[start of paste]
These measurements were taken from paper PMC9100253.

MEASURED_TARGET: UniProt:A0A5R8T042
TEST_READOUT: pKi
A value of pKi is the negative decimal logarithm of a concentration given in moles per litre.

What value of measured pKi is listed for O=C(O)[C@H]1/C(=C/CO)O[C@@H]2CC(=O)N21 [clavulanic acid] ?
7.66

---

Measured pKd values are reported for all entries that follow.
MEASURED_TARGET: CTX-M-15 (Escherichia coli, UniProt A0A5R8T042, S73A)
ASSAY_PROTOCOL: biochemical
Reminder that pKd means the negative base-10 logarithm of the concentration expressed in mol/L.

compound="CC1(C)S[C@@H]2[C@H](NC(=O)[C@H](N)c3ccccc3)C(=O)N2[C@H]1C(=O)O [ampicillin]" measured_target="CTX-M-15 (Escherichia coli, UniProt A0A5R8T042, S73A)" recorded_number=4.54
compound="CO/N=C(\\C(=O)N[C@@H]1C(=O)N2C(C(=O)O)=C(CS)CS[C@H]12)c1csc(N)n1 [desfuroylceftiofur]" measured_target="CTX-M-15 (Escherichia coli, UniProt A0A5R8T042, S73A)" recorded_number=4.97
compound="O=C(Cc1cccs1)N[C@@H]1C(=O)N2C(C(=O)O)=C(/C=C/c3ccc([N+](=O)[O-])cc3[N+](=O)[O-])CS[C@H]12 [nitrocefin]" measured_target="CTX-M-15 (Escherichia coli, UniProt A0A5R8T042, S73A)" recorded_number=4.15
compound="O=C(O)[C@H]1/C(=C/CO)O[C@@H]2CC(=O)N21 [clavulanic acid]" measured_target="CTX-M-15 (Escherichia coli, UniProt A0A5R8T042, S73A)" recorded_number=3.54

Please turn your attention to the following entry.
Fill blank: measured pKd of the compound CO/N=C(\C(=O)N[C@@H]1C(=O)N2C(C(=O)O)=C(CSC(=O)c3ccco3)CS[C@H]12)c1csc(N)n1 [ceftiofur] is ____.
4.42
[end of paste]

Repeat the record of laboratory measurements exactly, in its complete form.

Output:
These measurements were taken from paper PMC9100253.

MEASURED_TARGET: UniProt:A0A5R8T042
TEST_READOUT: pKi
A value of pKi is the negative decimal logarithm of a concentration given in moles per litre.

What value of measured pKi is listed for O=C(O)[C@H]1/C(=C/CO)O[C@@H]2CC(=O)N21 [clavulanic acid] ?
7.66

---

Measured pKd values are reported for all entries that follow.
MEASURED_TARGET: CTX-M-15 (Escherichia coli, UniProt A0A5R8T042, S73A)
ASSAY_PROTOCOL: biochemical
Reminder that pKd means the negative base-10 logarithm of the concentration expressed in mol/L.

compound="CC1(C)S[C@@H]2[C@H](NC(=O)[C@H](N)c3ccccc3)C(=O)N2[C@H]1C(=O)O [ampicillin]" measured_target="CTX-M-15 (Escherichia coli, UniProt A0A5R8T042, S73A)" recorded_number=4.54
compound="CO/N=C(\\C(=O)N[C@@H]1C(=O)N2C(C(=O)O)=C(CS)CS[C@H]12)c1csc(N)n1 [desfuroylceftiofur]" measured_target="CTX-M-15 (Escherichia coli, UniProt A0A5R8T042, S73A)" recorded_number=4.97
compound="O=C(Cc1cccs1)N[C@@H]1C(=O)N2C(C(=O)O)=C(/C=C/c3ccc([N+](=O)[O-])cc3[N+](=O)[O-])CS[C@H]12 [nitrocefin]" measured_target="CTX-M-15 (Escherichia coli, UniProt A0A5R8T042, S73A)" recorded_number=4.15
compound="O=C(O)[C@H]1/C(=C/CO)O[C@@H]2CC(=O)N21 [clavulanic acid]" measured_target="CTX-M-15 (Escherichia coli, UniProt A0A5R8T042, S73A)" recorded_number=3.54

Please turn your attention to the following entry.
Fill blank: measured pKd of the compound CO/N=C(\C(=O)N[C@@H]1C(=O)N2C(C(=O)O)=C(CSC(=O)c3ccco3)CS[C@H]12)c1csc(N)n1 [ceftiofur] is ____.
4.42